DVCon Europe is coming up in late October. This year, I am going to present a tutorial on using the public release of the Intel Simics Simulator to model a PCIe-attached accelerator subsystem. It is fun to be back speaking at the DVCon, after a couple of years of not having talked at the conference. DVCon Europe is a virtual event this year too due to Covid.Continue reading “Presenting a Simics Tutorial at DVCon Europe (2021)”
When I recently turned 50, a friend of mine gave me a book that was about as old as me – Timesharing System Design Concepts, by Richard W Watson. The copyright date is 1970, but the publishing date found online 1971. The book covers the hardware support and software techniques needed to provide multiple users with simultaneous access to a computer system. Typically, using remote teletype terminals. It is a wonderful book, reflecting on the state of computer technology around 1970. It shows both how many of the basic concepts we still use today were already in use back then, but at the same time just how far we have evolved computing since.Continue reading “Timesharing System Design Concepts (1970)”
The July 2020 edition of the Communications of the ACM (CACM) had a front-page theme of “Domains-Specific Hardware Accelerators”, or DSAs. It contained two articles about the subject, one about an academic genomics accelerator, and one about the Google TPU. Hardware accelerators dedicated to particular types of computation are basically everywhere today, and an accepted part of the evolution of computers. The CACM articles have some good tidbits and points about how accelerators are designed and used today. At the same time, I also found a youtube talk about the first hardware accelerator, the IBM Stretch HARVEST, showing both contrasts with today as well as a remarkable continuity in concept.Continue reading “CACM on DSAs”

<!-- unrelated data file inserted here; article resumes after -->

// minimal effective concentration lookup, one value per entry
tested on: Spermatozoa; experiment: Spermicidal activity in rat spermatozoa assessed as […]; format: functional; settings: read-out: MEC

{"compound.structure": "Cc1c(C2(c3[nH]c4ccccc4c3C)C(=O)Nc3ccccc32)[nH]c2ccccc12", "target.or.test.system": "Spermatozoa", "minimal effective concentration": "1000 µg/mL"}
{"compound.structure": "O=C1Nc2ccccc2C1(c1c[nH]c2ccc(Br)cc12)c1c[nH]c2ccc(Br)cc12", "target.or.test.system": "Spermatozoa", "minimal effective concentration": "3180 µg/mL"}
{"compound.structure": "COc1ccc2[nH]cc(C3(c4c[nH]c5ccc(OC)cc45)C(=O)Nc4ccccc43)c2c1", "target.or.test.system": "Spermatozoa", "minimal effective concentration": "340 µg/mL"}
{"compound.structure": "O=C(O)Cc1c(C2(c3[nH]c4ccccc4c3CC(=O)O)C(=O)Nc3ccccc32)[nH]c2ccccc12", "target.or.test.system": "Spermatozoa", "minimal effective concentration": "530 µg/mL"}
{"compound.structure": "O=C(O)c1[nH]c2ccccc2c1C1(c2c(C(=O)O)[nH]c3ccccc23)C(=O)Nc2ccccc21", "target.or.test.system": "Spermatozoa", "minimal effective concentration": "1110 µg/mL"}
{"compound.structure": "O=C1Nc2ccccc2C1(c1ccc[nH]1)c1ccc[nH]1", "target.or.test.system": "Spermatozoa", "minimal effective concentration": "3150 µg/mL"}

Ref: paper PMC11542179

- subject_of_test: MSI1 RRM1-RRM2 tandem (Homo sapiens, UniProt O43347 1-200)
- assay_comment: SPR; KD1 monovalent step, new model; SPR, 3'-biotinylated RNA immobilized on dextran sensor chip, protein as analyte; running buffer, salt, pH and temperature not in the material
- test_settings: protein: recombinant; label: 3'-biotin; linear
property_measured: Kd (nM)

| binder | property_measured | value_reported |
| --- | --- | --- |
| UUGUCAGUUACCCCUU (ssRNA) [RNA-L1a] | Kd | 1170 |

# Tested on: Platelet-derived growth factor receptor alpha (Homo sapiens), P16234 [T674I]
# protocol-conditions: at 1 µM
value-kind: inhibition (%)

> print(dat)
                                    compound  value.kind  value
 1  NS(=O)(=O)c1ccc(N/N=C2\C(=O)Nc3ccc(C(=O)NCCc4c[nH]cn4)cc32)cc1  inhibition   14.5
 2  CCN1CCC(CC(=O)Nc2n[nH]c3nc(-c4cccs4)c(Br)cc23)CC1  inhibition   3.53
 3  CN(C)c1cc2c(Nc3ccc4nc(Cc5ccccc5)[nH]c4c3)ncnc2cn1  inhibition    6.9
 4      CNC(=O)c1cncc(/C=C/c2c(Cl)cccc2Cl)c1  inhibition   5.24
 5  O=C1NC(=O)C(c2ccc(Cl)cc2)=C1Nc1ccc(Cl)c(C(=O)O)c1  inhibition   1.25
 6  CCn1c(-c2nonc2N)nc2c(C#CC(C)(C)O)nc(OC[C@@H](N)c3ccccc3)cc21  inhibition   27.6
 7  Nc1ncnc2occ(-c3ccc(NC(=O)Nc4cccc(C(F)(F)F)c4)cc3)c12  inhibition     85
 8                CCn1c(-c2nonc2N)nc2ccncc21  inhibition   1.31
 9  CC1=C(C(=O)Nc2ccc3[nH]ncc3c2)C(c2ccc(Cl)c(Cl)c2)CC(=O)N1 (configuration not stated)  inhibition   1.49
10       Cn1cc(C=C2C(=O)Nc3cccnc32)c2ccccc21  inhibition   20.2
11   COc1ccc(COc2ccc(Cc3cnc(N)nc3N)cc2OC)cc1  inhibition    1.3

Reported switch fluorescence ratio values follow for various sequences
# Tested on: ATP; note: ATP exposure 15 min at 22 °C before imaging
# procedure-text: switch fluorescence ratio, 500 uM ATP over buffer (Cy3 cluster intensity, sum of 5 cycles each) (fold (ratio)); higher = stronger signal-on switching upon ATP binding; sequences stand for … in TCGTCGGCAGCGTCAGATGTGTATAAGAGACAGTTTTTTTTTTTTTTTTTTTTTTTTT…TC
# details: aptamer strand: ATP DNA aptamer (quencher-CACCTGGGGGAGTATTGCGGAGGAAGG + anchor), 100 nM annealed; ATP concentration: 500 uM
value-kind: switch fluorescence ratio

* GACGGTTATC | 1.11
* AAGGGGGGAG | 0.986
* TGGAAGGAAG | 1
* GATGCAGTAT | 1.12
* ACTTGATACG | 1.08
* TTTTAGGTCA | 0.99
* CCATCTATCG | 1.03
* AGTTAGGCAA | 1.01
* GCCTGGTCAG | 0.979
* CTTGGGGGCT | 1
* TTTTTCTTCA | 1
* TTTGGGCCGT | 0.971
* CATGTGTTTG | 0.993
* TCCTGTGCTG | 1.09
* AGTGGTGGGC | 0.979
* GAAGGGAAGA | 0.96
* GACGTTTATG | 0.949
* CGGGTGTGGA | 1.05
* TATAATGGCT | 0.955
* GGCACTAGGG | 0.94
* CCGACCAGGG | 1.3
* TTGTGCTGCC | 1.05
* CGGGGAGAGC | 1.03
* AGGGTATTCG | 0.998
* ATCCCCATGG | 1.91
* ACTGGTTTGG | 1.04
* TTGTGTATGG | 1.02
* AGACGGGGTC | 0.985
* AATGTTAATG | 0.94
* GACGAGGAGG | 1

Yes, when does hardware acceleration make sense in networking? Hardware acceleration in the common sense of “TCP offload”. This question was answered by a very nicely reasoned “no” in an article by Mike Odell in ACM Queue called “Network Front-End Processors, Yet Again“.
An old colleague just sent me an email bringing up a discussion we had last year, where he was a strong proponent for the homogeneous model of a multiprocessor. The root of that discussion was the difference between the Xbox 360 and Playstation 3 processors. The Xbox 360 has a three-core, two-threads-per-core homogeneous PowerPC main processor called the Xenon (plus a graphics processor, obviously), while the PS3 has a Cell processor with a single two-threaded PowerPC core and seven SPEs, Synergistic Processing Elements (basically DSP-like SIMD machines).
In the game business, it is clear that the Xenon CPU is considered easier to code for. This means that even though the Cell processor clearly has higher theoretical raw performance, in practical the two machines are about equal in power since it is harder to make use of the Cell. Which seems to be a fact.
So here, homogeneous systems do appear to have it easier among programmers. However, I do not believe that that extends to all systems, all the time, everywhere.